Safaricom bids for licence to operate in Ethiopia
By Macharia Kamau
| Jun 13th 2020 | 2 min read
Safaricom has bid for one of the two telecommunications licences up for grabs in neighbouring Ethiopia. Ethiopia’s Communication Authority late last month invited international firms to bid for the two licences.
Safaricom, which has had its sights on Ethiopia for some time now, yesterday said it has put in an expression of interest, with expectations that the process of selecting the companies to set up operations in Ethiopia would be complete in 2021.
Peter Ndegwa (pictured), Safaricom Chief Executive, said the decision by the Ethiopian government might however be delayed due to complications occasioned by the coronavirus pandemic.
“Ethiopia is probably one of the few remaining market opportunities for telcos. The country has said it will offer telecommunication licences for sale soon and has already asked for expressions of interest,” Mr Ndegwa said yesterday when he paid a courtesy call to Orlando Lyomu, Chief Executive Officer at the Standard Group.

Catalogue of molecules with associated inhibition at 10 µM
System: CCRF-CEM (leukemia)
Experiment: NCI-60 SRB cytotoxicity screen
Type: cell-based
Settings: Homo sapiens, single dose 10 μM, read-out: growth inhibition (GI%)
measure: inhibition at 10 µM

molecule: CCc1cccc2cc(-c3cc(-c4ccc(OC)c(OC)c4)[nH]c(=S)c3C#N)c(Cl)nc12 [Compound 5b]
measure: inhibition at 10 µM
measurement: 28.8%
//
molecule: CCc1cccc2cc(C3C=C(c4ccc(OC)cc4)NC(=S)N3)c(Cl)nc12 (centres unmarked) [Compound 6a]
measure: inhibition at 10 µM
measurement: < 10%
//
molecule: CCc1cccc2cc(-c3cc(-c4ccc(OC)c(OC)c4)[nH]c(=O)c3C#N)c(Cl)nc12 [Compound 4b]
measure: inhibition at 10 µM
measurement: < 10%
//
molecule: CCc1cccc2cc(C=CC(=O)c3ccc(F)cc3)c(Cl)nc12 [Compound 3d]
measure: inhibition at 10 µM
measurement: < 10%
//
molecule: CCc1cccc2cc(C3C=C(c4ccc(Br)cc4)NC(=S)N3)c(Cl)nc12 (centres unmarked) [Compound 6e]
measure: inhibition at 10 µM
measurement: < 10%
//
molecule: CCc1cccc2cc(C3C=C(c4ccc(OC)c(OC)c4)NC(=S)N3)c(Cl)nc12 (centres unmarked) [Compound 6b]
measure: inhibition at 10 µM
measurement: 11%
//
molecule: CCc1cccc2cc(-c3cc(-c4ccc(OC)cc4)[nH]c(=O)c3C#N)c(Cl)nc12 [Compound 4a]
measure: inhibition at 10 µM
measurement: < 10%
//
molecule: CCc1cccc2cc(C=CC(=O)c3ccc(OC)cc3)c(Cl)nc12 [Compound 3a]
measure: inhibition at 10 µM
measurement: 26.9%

“Safaricom, together with other partners, has expressed interest and we will give an update at some point on the progress,” he added.
The Ethiopian telecommunications market, which had hitherto been closed by the State, is now being opened up for foreign firms.
The country is attractive to foreign firms such as Safaricom owing to its huge population of over 100 million people. The market is currently serviced by only one operator - the State-owned Ethio Telecom.
The opening up of the telecommunications market is part of efforts by Prime Minister Abiy Ahmed to liberalise the economy.
Ndegwa joined Safaricom on April 1 this year. He was, before that appointment, in charge of Diageo’s operations in continental Europe. He will oversee the next phase of Safaricom’s growth, which he said would focus heavily on innovations and solutions that solve local problems.
“M-Pesa has been successful, and we are looking at what can be the next M-Pesa. What should we do in education, health or agriculture,” Ndegwa said.
“We have units like Digi Farm to support small farmers and M-Tiba. How can we scale those up so that in five years, they could be your next M-Pesa.”
Ndegwa has the immediate task of steering the telco at a time when the Kenyan economy is facing unprecedented challenges due to the Covid-19 pandemic.
He noted that during the pandemic, he will focus on initiatives aimed at supporting startups which are critical in getting the economy back on its feet.
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